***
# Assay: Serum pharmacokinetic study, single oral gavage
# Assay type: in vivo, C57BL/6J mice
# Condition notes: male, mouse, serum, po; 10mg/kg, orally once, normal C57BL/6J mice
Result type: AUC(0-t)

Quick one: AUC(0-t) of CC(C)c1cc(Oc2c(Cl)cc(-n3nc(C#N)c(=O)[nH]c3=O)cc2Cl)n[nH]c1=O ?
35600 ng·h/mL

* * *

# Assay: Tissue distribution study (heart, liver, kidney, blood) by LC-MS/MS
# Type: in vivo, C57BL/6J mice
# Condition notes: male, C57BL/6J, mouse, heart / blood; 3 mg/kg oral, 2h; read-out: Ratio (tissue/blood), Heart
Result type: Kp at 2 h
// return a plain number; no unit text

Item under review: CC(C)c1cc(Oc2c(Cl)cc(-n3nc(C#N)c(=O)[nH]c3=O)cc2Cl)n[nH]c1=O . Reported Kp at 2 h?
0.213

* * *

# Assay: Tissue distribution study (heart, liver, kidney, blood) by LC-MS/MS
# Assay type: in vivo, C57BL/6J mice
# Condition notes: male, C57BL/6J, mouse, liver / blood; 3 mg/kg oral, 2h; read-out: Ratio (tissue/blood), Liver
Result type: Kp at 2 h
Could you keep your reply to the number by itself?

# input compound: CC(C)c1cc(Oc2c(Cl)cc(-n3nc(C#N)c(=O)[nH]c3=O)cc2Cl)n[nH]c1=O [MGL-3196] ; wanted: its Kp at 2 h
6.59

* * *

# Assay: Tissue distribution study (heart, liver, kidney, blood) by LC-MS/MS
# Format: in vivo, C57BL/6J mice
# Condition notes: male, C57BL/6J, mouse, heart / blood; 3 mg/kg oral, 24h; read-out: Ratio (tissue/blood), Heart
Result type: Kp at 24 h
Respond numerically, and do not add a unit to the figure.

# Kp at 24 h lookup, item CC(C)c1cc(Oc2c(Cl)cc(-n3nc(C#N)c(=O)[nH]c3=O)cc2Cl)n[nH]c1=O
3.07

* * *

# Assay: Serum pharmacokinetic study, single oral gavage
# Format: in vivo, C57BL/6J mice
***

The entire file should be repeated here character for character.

# Assay: Serum pharmacokinetic study, single oral gavage
# Assay type: in vivo, C57BL/6J mice
# Condition notes: male, mouse, serum, po; 10mg/kg, orally once, normal C57BL/6J mice
Result type: AUC(0-t)

Quick one: AUC(0-t) of CC(C)c1cc(Oc2c(Cl)cc(-n3nc(C#N)c(=O)[nH]c3=O)cc2Cl)n[nH]c1=O ?
35600 ng·h/mL

* * *

# Assay: Tissue distribution study (heart, liver, kidney, blood) by LC-MS/MS
# Type: in vivo, C57BL/6J mice
# Condition notes: male, C57BL/6J, mouse, heart / blood; 3 mg/kg oral, 2h; read-out: Ratio (tissue/blood), Heart
Result type: Kp at 2 h
// return a plain number; no unit text

Item under review: CC(C)c1cc(Oc2c(Cl)cc(-n3nc(C#N)c(=O)[nH]c3=O)cc2Cl)n[nH]c1=O . Reported Kp at 2 h?
0.213

* * *

# Assay: Tissue distribution study (heart, liver, kidney, blood) by LC-MS/MS
# Assay type: in vivo, C57BL/6J mice
# Condition notes: male, C57BL/6J, mouse, liver / blood; 3 mg/kg oral, 2h; read-out: Ratio (tissue/blood), Liver
Result type: Kp at 2 h
Could you keep your reply to the number by itself?

# input compound: CC(C)c1cc(Oc2c(Cl)cc(-n3nc(C#N)c(=O)[nH]c3=O)cc2Cl)n[nH]c1=O [MGL-3196] ; wanted: its Kp at 2 h
6.59

* * *

# Assay: Tissue distribution study (heart, liver, kidney, blood) by LC-MS/MS
# Format: in vivo, C57BL/6J mice
# Condition notes: male, C57BL/6J, mouse, heart / blood; 3 mg/kg oral, 24h; read-out: Ratio (tissue/blood), Heart
Result type: Kp at 24 h
Respond numerically, and do not add a unit to the figure.

# Kp at 24 h lookup, item CC(C)c1cc(Oc2c(Cl)cc(-n3nc(C#N)c(=O)[nH]c3=O)cc2Cl)n[nH]c1=O
3.07

* * *

# Assay: Serum pharmacokinetic study, single oral gavage
# Format: in vivo, C57BL/6J mice